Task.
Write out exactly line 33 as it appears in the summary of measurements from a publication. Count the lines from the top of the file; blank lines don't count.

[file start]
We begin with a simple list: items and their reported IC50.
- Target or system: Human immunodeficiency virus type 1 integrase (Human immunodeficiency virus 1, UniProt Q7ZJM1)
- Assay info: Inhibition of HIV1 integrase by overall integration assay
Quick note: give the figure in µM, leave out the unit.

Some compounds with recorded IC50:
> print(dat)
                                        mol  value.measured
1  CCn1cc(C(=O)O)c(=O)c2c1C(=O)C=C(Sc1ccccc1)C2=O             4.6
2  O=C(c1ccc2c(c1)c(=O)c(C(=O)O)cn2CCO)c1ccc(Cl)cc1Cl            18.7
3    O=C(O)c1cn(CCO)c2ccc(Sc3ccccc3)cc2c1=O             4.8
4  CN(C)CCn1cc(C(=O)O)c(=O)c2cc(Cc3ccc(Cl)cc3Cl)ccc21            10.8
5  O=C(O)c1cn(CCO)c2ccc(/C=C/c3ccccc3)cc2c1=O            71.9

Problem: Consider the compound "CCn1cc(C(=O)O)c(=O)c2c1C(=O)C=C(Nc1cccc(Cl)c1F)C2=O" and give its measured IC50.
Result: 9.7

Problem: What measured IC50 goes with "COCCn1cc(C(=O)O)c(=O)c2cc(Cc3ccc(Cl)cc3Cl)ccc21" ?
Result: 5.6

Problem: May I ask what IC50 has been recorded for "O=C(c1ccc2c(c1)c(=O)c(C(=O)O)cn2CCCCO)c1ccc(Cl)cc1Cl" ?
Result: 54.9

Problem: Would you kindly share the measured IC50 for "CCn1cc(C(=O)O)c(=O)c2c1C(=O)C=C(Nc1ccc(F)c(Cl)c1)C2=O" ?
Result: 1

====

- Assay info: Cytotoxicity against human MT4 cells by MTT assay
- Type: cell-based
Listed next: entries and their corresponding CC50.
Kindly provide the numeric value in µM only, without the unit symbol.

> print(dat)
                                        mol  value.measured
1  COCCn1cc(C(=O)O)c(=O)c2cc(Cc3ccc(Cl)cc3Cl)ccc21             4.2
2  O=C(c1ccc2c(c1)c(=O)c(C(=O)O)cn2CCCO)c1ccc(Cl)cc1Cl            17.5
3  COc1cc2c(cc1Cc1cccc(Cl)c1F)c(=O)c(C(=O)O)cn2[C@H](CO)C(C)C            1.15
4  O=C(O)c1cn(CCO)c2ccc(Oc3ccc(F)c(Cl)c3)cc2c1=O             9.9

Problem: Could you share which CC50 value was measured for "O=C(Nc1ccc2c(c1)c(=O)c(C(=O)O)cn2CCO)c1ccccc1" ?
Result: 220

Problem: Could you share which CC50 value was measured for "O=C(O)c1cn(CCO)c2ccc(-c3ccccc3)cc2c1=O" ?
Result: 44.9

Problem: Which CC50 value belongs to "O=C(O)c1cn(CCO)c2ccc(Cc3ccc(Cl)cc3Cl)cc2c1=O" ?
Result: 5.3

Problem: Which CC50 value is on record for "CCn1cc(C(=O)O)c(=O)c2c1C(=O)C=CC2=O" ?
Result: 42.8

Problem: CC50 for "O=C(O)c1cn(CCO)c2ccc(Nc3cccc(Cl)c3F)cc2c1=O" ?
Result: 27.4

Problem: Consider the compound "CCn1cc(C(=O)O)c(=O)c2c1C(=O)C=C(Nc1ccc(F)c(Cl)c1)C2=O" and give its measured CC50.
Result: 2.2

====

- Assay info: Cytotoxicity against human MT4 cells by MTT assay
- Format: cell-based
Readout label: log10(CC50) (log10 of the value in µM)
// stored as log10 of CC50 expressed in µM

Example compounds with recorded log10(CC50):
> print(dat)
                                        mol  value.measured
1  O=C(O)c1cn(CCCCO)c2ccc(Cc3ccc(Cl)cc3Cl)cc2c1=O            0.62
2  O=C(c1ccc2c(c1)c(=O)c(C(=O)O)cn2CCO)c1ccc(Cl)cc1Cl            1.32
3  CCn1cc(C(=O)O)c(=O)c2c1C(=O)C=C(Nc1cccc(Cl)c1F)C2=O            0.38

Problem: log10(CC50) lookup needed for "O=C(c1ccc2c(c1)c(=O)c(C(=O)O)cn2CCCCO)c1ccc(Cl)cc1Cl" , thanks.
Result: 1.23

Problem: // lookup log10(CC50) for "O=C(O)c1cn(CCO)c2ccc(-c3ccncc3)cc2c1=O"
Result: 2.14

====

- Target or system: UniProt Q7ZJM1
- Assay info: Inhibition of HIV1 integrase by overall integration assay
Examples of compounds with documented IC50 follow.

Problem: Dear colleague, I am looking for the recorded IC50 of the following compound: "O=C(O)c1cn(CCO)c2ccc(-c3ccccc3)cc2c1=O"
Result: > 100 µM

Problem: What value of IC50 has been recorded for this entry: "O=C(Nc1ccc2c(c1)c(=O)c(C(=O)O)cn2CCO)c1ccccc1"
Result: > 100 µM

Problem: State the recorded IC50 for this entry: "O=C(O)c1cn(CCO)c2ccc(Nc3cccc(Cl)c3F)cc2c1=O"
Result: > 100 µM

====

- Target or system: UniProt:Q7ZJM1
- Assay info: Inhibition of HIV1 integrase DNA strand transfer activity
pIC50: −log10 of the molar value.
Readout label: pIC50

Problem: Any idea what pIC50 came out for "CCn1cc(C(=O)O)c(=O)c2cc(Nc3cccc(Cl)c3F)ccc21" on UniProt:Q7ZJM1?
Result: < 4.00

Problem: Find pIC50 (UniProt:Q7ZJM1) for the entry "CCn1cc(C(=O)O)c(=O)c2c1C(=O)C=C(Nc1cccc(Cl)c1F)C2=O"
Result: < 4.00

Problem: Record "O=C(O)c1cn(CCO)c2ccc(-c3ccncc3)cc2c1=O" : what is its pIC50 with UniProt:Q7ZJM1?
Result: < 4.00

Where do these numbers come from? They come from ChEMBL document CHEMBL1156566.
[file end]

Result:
Result: 220